The model is a tiny bit too long and too narrow, but the difference is negligible. Only the length without pitot probe is too long - it suggests that the fuselage itself is 4 mm too short, but it is compensated by pitot probe and stabilizers dimensions.
Cockpit details are very basic. The cockpit tub is much too shallow to look convincing and ejection seat looks nothing like the K-36. There is no harness on the seat. Instrument panel and side consoles have some raised detail, but still there is a lot to be desired. The HUD is made of three parts, including one clear, but it doesn't look like the original part at all. I suggest replacing the cockpit with the great set offered by Aires (resin and PE parts). Eduard PE set can also be used to improve cockpit, but it alone will not make the cockpit look correct (I refer to the old Eduard set in my review, no longer in production. Eduard has just released two new PE sets for this model, but I have not seen them yet).
assembly instructions. Parts in the kit look exactly like those on the
picture. The seat doesn't look particularly convincing. Suggested
color is not a good match for the cockpit interior.
The canopy and windshield are rather nice - clear plastic is quite thin and overall shape is correct. Only the shape of framing on the front part of windshield is not quite correct, but it is very minor detail. Also there are no interior detail parts present to add on the canopy - Aires cockpit set corrects it, also Eduard PE set addresses this problem. Opening the canopy requires significant thinning of the plastic on the rear part of it, as it sits tightly over the fuselage in the real plane and kit parts cannot be put this way without modification.
The nose section of the kit's fuselage is composed of no less but six parts. They fit together rather well, but still it is quite a lot of work to put it all together. You must remember to add some nose weight to avoid tail sitting of the model, but don't follow Academy's advice - you don't need 3 ounces! One tenth of it will probably be enough, particularly if you decide to use resin cockpit. The KOLS (IR seeker and laser rangefinder) station in front of the windshield was molded as one part with the upper front fuselage part. It hardly resembles the real thing - it has the wrong shape, size (too small) and is in the wrong place (too much forward). You may want to scratch build a new part - just as I did on my model. Academy provided parts for angle of attack sensors on their sprues (parts E6) that should go on both sided of nose fuselage, but lists them as "un necessary". These parts are very oversized, but it is strange that Academy decided to remove them from instructions. Similarly oversized AoA sensor on the bottom of the nose is molded with one of the nose parts (B8).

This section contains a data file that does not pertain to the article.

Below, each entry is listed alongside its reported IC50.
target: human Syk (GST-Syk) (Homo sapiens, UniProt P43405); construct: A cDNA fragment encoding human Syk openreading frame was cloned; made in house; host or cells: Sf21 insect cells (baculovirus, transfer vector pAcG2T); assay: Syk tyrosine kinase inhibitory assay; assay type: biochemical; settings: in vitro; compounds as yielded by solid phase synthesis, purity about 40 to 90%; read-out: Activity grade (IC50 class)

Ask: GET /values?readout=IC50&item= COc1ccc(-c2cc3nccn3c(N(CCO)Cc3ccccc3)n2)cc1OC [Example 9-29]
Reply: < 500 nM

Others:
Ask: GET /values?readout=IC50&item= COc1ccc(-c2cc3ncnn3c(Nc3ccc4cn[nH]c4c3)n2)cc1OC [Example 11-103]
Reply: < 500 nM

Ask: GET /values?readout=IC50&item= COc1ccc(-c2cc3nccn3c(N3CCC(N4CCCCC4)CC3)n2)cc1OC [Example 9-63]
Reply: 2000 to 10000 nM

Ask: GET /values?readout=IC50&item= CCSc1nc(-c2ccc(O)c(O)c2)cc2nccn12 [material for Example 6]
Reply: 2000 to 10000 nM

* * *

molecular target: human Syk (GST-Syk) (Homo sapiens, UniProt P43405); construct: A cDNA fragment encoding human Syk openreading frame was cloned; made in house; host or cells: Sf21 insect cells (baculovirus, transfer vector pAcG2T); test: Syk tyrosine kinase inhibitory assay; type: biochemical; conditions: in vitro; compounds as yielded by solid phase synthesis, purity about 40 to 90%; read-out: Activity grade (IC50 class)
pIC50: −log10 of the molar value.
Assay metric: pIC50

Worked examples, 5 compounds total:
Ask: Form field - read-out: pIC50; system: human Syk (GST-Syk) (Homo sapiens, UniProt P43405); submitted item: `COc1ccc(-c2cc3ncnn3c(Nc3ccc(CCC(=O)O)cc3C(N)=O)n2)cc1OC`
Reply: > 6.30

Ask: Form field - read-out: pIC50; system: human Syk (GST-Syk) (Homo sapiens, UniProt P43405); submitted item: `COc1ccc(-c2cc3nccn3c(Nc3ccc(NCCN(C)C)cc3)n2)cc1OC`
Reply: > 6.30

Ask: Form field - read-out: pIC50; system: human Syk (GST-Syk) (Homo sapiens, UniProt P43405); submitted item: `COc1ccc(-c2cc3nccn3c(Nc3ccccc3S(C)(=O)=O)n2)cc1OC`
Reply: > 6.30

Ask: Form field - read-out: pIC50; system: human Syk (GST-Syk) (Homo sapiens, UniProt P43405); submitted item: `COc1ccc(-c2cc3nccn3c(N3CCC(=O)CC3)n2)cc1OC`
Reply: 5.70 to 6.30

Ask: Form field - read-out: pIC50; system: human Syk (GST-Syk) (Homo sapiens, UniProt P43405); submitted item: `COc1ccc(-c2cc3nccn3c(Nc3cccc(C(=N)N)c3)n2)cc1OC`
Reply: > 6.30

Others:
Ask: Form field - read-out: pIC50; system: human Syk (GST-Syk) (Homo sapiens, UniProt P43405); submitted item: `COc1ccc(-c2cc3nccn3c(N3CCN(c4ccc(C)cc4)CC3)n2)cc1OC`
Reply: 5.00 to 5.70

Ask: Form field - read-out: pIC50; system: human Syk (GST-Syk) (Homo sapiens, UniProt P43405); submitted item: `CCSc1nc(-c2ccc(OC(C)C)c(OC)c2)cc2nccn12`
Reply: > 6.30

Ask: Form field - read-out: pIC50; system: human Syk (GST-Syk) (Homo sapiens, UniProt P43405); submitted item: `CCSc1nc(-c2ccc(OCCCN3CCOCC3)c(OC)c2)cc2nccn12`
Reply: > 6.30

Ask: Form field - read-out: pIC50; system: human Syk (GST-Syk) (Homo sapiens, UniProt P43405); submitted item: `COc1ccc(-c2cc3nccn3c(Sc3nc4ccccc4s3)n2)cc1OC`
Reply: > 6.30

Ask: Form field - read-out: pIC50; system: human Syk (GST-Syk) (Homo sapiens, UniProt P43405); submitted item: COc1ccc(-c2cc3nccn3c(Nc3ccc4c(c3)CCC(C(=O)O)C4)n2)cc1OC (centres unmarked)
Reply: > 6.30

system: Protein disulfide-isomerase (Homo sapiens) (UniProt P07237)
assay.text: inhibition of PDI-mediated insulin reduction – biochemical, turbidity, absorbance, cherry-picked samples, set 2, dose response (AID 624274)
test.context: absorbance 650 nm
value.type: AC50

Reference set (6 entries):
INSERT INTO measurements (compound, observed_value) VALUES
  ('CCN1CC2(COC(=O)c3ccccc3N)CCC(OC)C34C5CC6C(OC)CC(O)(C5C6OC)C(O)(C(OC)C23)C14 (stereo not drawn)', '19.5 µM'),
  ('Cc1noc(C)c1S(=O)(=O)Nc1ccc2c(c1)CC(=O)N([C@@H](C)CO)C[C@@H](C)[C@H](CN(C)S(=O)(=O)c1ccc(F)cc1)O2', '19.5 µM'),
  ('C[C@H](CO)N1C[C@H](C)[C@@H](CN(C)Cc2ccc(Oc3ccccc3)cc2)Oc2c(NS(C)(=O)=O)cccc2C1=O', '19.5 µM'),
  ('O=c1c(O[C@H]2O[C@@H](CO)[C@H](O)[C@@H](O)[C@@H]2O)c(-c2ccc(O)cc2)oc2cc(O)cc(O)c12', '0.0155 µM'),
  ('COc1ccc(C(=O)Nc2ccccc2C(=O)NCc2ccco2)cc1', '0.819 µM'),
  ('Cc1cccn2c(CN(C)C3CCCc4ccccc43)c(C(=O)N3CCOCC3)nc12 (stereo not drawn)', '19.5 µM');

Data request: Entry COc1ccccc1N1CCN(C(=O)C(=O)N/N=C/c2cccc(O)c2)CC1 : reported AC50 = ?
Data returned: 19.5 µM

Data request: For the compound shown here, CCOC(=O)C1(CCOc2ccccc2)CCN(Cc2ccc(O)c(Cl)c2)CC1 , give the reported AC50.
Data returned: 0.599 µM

ounces?... They must be kidding!
The shape of the radome is not accurate. The radome of MiG-29 has a very distinctive shape - the front part, about one third of the length of it, is a perfect cone. Further aft the shape of the profile is rounded. Academy realized that the front part of the radome should be something special, but they missed the point completely - they made the outline slightly concaved in this area, what makes the radome look very odd (check pictures in my feature article about my MiG-29 model build). It can be corrected, but it is not an easy task. Most modelers leave the radome unchanged and it makes the finished models look a bit strange. For me it looks just ugly.
The main fit problem of the kit may appear between four main sections of the fuselage. Academy instructions in step 2 are not clear if you should first assemble the front and rear fuselage sections separately and then glue them together, or glue first upper front and upper rear sections together, the same for bottom front and rear ones, and assemble the fuselage from two bigger top and bottom parts created this way. First method creates two sections that fit badly on vertical plane. The joint line has a complex profile and it is very difficult to fill and sand. Better idea is to use the second method - you will still get a large seam to fill, but it will be along the LERX leading edge and it is easier to get rid of. Fit of the wings is much better and only the bottom side requires some filler. There should be two small white antennae (ECM?) on leading edge of each LERX and they are missing.
step 2 - not clear about the order of operations.